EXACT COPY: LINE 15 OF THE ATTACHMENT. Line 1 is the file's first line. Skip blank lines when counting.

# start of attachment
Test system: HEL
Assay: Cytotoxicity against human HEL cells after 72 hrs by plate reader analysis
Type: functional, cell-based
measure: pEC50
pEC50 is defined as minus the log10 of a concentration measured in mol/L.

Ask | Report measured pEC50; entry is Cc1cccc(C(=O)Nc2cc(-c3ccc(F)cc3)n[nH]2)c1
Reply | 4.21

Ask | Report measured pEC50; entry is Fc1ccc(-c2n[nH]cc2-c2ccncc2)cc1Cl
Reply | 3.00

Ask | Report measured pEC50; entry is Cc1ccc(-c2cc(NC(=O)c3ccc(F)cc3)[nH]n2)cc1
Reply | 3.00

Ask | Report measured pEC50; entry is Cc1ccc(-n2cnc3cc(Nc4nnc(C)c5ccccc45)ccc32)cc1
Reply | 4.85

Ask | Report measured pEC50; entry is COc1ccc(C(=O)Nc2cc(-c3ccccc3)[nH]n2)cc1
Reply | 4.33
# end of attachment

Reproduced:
Reply | 4.33